I ncreasingly, experts are recognizing that the expansion of cochlear implant candidacy could improve outcomes for a larger population of patients with hearing loss, including those who have better speech-recognition abilities or single-sided deafness.
For 30 years, cochlear implantation has served as an accepted treatment for profound, bilateral sensorineural hearing loss. Over time, the criteria for cochlear implant candidacy have become more lenient, allowing more and more patients to benefit from the technology.
When the first cochlear implant was approved by the U.S. Food and Drug Administration (FDA) in 1984, only adults were considered suitable candidates. Five years later, children 2 years of age and older became eligible. Then in 2000, the FDA lowered the cochlear implant threshold to 12 months of age. Many babies younger than 12 months have been implanted off protocol.
“Today, there are modified cochlear implants that are indicated for patients with substantial low-frequency residual hearing and severe-to-profound high-frequency hearing loss,” said Margaret Dillon, AuD, assistant professor in the Department of Otolaryngology/Head and Neck Surgery at the University of North Carolina School of Medicine. “Despite these advancements, research has shown that current candidacy criteria continue to limit access for patients who could benefit from cochlear implantation.”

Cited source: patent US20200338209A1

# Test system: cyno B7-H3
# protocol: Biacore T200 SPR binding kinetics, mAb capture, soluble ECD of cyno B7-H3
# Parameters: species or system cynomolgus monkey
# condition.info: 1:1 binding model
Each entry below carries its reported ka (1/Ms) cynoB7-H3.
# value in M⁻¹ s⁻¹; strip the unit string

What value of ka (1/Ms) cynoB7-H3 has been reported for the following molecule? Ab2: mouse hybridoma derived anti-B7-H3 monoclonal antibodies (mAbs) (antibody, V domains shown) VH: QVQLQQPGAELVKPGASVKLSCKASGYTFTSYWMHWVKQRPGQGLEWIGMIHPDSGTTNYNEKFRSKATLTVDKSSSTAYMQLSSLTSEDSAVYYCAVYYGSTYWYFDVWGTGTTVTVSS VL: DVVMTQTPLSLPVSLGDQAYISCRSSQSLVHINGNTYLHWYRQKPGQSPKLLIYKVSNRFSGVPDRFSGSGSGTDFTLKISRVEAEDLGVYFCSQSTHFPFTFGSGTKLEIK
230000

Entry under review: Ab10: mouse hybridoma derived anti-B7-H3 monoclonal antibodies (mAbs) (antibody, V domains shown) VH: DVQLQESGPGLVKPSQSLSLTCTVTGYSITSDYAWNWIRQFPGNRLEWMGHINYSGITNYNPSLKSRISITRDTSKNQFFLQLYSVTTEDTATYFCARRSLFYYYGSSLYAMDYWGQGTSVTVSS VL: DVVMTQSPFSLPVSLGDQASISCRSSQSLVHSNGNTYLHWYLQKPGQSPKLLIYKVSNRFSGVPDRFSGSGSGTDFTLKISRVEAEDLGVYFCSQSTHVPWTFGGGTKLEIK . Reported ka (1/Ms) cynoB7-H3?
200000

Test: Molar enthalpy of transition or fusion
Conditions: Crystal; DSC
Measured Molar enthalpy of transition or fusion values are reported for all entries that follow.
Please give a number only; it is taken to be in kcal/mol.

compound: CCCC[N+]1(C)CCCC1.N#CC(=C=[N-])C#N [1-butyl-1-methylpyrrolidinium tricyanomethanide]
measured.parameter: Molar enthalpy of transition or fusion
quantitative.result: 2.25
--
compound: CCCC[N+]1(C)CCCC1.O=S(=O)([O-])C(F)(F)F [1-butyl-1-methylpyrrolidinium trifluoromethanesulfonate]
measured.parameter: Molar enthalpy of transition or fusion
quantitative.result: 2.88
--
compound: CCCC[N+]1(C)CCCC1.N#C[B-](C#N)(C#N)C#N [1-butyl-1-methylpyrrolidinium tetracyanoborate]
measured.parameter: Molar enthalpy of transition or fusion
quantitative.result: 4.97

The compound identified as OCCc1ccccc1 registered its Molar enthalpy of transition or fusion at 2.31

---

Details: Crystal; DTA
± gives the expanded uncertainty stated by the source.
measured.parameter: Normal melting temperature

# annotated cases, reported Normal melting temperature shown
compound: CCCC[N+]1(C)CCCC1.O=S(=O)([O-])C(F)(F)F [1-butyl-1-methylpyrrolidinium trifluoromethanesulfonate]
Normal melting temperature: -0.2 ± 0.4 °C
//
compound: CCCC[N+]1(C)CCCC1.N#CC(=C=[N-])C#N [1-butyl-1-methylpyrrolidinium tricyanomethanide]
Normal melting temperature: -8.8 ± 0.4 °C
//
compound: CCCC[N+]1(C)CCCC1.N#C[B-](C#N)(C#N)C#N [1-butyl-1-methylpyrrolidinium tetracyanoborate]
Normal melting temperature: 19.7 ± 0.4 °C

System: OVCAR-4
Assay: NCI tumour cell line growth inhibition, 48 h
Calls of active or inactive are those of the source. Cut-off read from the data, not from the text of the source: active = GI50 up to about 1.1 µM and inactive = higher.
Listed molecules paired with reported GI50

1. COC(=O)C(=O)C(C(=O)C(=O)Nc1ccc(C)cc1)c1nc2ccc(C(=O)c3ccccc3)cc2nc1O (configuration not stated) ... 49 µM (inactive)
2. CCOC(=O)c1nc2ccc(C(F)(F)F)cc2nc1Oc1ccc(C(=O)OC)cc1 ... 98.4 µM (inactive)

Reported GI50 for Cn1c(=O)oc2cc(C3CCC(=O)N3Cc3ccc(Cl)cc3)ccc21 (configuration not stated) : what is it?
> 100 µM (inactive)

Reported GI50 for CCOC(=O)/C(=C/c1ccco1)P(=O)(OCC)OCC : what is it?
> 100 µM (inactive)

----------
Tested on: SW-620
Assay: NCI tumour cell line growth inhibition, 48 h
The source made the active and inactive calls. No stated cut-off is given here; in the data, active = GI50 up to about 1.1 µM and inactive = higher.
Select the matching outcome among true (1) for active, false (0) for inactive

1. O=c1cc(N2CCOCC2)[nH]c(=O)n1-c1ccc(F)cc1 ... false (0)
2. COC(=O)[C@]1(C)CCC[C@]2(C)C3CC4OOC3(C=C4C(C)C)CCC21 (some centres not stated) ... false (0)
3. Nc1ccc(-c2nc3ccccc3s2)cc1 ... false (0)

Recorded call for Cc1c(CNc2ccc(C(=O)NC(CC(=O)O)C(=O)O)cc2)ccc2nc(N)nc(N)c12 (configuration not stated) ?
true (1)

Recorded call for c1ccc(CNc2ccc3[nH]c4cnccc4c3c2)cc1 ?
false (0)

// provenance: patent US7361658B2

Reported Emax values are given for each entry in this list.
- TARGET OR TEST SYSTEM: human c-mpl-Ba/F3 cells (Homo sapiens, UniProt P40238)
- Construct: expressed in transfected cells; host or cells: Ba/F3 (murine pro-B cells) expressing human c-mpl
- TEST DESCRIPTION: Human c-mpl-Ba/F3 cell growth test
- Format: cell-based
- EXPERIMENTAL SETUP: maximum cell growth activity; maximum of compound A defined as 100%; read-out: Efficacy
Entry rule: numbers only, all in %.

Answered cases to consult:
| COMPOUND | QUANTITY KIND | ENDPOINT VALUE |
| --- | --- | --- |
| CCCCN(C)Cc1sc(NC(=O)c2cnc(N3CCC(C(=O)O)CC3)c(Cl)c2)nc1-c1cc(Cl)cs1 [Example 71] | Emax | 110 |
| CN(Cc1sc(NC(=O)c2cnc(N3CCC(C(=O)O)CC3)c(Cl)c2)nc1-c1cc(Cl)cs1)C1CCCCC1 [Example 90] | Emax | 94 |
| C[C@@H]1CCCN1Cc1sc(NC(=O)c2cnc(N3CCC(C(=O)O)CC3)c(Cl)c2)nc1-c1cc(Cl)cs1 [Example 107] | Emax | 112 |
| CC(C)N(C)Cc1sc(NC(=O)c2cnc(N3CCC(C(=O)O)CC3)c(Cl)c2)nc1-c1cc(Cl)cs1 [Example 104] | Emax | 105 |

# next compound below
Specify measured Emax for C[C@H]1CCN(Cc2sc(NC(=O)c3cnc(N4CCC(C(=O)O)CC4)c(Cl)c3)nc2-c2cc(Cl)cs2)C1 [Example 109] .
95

Approximately 324,200 people worldwide had gotten cochlear implants as of December 2012, according to the FDA. In the United States, about 58,000 adults and 38,000 children have received these devices (bit.ly/NIDCD-CIhttp://bit.ly/nidcd-ci). The numbers could grow much larger if the FDA expands its candidacy criteria.
“There are underserved populations who could benefit from cochlear implantation,” Dr. Dillon said. “Research has shown that subjects with more residual hearing and better speech-perception abilities than [allowed by the] current criteria would benefit from cochlear implantation.”